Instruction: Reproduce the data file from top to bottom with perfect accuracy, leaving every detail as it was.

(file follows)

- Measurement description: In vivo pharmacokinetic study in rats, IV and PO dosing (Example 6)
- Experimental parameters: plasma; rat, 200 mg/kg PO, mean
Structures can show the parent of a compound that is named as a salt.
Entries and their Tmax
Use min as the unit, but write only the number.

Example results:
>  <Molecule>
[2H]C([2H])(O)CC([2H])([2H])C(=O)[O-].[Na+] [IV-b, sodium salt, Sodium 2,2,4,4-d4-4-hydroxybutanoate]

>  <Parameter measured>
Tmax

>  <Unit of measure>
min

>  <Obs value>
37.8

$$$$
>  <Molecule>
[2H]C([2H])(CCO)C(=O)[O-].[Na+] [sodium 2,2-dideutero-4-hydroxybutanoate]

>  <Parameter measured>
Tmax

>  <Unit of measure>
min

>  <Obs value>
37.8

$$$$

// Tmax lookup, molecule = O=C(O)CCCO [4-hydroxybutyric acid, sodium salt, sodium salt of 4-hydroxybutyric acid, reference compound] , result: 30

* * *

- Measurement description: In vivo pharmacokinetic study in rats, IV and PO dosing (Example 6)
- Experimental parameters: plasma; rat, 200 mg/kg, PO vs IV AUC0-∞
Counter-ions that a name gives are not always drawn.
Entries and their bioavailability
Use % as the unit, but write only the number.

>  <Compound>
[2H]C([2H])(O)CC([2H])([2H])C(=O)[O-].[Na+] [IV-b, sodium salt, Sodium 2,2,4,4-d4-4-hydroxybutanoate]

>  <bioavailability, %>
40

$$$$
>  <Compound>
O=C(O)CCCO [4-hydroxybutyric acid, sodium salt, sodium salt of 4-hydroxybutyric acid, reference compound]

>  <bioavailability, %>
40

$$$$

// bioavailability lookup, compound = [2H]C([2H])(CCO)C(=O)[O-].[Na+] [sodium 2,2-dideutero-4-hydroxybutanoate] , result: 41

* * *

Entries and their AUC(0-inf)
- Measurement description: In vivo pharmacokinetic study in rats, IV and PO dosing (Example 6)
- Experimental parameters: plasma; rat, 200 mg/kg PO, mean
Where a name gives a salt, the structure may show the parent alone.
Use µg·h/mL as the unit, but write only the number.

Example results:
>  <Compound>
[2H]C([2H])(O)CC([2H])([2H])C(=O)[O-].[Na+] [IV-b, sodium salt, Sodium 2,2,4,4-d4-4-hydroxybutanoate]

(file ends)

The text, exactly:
- Measurement description: In vivo pharmacokinetic study in rats, IV and PO dosing (Example 6)
- Experimental parameters: plasma; rat, 200 mg/kg PO, mean
Structures can show the parent of a compound that is named as a salt.
Entries and their Tmax
Use min as the unit, but write only the number.

Example results:
>  <Molecule>
[2H]C([2H])(O)CC([2H])([2H])C(=O)[O-].[Na+] [IV-b, sodium salt, Sodium 2,2,4,4-d4-4-hydroxybutanoate]

>  <Parameter measured>
Tmax

>  <Unit of measure>
min

>  <Obs value>
37.8

$$$$
>  <Molecule>
[2H]C([2H])(CCO)C(=O)[O-].[Na+] [sodium 2,2-dideutero-4-hydroxybutanoate]

>  <Parameter measured>
Tmax

>  <Unit of measure>
min

>  <Obs value>
37.8

$$$$

// Tmax lookup, molecule = O=C(O)CCCO [4-hydroxybutyric acid, sodium salt, sodium salt of 4-hydroxybutyric acid, reference compound] , result: 30

* * *

- Measurement description: In vivo pharmacokinetic study in rats, IV and PO dosing (Example 6)
- Experimental parameters: plasma; rat, 200 mg/kg, PO vs IV AUC0-∞
Counter-ions that a name gives are not always drawn.
Entries and their bioavailability
Use % as the unit, but write only the number.

>  <Compound>
[2H]C([2H])(O)CC([2H])([2H])C(=O)[O-].[Na+] [IV-b, sodium salt, Sodium 2,2,4,4-d4-4-hydroxybutanoate]

>  <bioavailability, %>
40

$$$$
>  <Compound>
O=C(O)CCCO [4-hydroxybutyric acid, sodium salt, sodium salt of 4-hydroxybutyric acid, reference compound]

>  <bioavailability, %>
40

$$$$

// bioavailability lookup, compound = [2H]C([2H])(CCO)C(=O)[O-].[Na+] [sodium 2,2-dideutero-4-hydroxybutanoate] , result: 41

* * *

Entries and their AUC(0-inf)
- Measurement description: In vivo pharmacokinetic study in rats, IV and PO dosing (Example 6)
- Experimental parameters: plasma; rat, 200 mg/kg PO, mean
Where a name gives a salt, the structure may show the parent alone.
Use µg·h/mL as the unit, but write only the number.

Example results:
>  <Compound>
[2H]C([2H])(O)CC([2H])([2H])C(=O)[O-].[Na+] [IV-b, sodium salt, Sodium 2,2,4,4-d4-4-hydroxybutanoate]